That’s what Toriyama did with Dragon Ball. Can Malik do the same?
Malik is a huge fan of the series, so he understands the Dragon World and knows these characters well. His extension of the Dragon Ball Z story is logical and well thought out.
The plot is straightforward, with a new bad guy landing on earth and causing a ruckus. So to make it interesting he uses the in-universe characters that you know and then adds new layers to their histories. Such as with the introduction of a new set of black dragon balls and a few mysteries you’ll be curious to discover.
The story takes place 3 years after the end of Dragon Ball GT, but with a twist. Malik takes some of the concepts established in GT that fans like, such as Super Saiyan 4, but then negates all of the problem areas. So if you like the ideas presented in GT but don’t like how they were executed in the anime, then you’re in for a treat.
The result is a familiar setting with familiar characters fighting new and exciting battles. And if you’re a fan of Dragon Ball Z, you’ll feel right at home.
Sounds great, right?
For the most part, it is. However, it’s not as fun to read as Toriyama’s Dragon Ball.
The original has jokes on almost every page, the action keeps moving forward, there’s little exposition, and it has a combination of light heartedness and suspense, with a feeling of, “What’s going to happen next?!”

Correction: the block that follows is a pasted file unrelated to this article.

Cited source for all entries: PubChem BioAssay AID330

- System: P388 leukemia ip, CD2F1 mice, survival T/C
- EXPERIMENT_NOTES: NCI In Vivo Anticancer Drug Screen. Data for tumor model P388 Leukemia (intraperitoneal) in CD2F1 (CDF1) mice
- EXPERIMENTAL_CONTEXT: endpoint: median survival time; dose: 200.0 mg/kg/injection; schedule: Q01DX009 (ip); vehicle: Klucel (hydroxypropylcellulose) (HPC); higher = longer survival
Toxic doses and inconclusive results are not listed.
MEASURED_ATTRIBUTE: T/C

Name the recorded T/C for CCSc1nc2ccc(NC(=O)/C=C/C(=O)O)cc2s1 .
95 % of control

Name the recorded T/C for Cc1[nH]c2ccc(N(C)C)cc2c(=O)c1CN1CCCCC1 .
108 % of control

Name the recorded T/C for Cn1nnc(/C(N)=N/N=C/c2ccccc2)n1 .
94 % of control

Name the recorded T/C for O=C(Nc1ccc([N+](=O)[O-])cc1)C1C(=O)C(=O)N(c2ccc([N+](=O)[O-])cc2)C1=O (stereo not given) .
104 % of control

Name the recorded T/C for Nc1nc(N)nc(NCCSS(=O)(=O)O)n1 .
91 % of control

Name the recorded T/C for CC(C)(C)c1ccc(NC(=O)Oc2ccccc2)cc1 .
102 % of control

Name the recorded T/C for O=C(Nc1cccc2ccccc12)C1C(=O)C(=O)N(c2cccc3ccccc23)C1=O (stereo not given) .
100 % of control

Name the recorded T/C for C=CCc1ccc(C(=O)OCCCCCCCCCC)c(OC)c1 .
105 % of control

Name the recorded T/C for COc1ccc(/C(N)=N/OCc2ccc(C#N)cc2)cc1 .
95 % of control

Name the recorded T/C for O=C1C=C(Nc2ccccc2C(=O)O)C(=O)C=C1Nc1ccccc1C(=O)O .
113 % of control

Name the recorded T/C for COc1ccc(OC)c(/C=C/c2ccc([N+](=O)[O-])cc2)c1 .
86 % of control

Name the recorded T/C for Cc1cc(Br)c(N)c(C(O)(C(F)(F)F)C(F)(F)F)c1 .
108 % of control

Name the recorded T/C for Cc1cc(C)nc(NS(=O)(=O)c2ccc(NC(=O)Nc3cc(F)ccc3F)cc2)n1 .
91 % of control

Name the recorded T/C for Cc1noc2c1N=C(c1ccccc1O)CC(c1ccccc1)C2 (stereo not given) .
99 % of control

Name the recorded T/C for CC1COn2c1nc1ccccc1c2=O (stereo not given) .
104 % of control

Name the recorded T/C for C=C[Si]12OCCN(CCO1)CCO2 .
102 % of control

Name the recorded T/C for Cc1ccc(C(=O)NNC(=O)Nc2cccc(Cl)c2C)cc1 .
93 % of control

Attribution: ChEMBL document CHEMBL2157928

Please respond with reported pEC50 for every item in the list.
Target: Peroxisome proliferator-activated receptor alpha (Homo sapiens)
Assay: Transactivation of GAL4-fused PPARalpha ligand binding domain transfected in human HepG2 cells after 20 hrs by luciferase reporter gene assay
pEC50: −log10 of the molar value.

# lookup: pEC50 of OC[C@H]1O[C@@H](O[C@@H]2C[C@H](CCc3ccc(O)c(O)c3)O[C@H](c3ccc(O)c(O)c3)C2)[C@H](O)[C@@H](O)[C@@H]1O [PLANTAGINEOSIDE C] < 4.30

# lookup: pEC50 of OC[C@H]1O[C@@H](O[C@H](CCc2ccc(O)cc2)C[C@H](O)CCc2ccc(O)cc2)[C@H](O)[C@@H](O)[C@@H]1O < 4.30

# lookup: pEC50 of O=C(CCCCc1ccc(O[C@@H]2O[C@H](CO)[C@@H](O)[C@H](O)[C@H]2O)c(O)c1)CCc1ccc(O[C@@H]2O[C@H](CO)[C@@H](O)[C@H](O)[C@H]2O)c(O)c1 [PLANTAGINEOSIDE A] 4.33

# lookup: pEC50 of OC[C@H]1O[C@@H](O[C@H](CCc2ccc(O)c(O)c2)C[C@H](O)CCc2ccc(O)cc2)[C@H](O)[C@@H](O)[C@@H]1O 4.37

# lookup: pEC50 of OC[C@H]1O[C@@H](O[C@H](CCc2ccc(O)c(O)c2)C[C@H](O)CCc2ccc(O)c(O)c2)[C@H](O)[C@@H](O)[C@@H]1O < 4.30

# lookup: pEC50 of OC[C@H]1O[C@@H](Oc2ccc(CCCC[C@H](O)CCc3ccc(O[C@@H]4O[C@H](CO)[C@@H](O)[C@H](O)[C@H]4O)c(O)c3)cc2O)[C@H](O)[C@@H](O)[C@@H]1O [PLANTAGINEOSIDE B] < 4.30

Malik’s fan manga has the action part covered, and there are a couple jokes. But the initial set up of the plot is weighed down by a couple pages of exposition at the start. It’s a lot to take in at first, especially if you don’t know the original story.
I can understand the need to do this, as he has to explain how his story is different from Z or GT. But I think it would be more engaging to let the action speak for itself.
Consider that Toriyama’s beginning of the story is the middle of the story. He drops you into the middle of the action, with lives that are already active and a part of their worlds. Then they collide and interact. You don’t know what’s going on or who these people are, and you figure it out along the way. That’s what makes it so fun.
It’s tempting to put a lot of exposition up front, but I think it’s more interesting to not have those questions answered in the beginning, and to explain them as the plot develops across the chapters. Make the reader curious to know more.
Aside from this initial prologue, Malik does do a decent job of revealing bits of the plot amid the fights.
Though it’s still not as funny, and the emphasis is more on getting to the big fight.
To make a comparison to DBZ, I’d say it’s similar to the Namek arc.
It’s not about the comedy, it’s about the fighting. Though maybe that’s what you’re looking for.
That’s my only gripe, and it’s more of constructive criticism than a complaint.
But in my opinion it’s important, because it’s this charm that makes people want to read Dragon Ball again and again.
So there is untapped potential here, and it makes me excited to see how the story itself transforms in Volume 2.
What does the Scouter say about Dragon Ball New Age’s power level?
Art: 4.5 / 5
Writing: 3.5 / 5
Overall: 4 / 5
Dragon Ball New Age – Volume 1 is a successful tribute to Akira Toriyama’s masterpiece, an exciting continuation of the original story, and a worthwhile addition to your library.
You get 100 pages of beautiful illustrations and battles in your favorite world, for only $5.99.
If you’re looking for more Dragon Ball Z excitement, then you can’t go wrong with Dragon Ball New Age.